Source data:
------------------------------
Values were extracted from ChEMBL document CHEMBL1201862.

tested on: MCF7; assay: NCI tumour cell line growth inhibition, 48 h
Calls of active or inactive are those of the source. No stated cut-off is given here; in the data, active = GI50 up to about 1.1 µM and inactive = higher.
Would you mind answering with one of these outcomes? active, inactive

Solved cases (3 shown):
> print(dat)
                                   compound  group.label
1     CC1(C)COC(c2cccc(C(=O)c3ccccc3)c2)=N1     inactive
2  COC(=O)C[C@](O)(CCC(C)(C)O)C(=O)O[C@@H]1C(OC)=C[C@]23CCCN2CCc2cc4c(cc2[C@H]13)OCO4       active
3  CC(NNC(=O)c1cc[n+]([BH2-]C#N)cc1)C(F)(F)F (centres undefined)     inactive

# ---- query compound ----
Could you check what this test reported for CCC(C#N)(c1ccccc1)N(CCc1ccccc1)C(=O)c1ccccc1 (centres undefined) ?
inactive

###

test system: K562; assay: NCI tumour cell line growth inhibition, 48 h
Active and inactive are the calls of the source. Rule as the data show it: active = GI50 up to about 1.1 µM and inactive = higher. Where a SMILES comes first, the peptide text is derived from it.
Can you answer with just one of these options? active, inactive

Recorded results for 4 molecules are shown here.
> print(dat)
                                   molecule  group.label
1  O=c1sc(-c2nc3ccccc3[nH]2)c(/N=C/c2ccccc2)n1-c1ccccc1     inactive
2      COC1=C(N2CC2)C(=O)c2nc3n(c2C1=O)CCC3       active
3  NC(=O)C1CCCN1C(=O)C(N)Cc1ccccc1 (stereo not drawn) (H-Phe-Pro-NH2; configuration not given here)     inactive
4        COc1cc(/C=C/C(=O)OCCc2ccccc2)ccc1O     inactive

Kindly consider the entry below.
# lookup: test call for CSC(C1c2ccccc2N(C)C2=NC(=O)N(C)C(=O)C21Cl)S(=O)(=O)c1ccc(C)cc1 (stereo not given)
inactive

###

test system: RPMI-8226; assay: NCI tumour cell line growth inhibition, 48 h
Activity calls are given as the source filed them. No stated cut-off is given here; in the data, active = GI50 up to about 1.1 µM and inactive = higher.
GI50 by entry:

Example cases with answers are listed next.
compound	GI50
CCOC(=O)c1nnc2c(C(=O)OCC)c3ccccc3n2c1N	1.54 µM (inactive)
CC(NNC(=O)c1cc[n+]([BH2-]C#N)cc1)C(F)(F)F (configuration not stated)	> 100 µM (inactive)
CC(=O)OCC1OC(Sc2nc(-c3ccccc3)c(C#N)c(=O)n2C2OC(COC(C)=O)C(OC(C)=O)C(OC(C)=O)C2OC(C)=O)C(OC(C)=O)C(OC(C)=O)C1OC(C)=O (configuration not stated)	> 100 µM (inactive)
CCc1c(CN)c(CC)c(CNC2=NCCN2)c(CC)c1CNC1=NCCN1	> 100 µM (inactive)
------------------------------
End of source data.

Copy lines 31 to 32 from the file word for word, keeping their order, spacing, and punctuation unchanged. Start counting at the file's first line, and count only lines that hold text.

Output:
GI50 by entry:

Example cases with answers are listed next.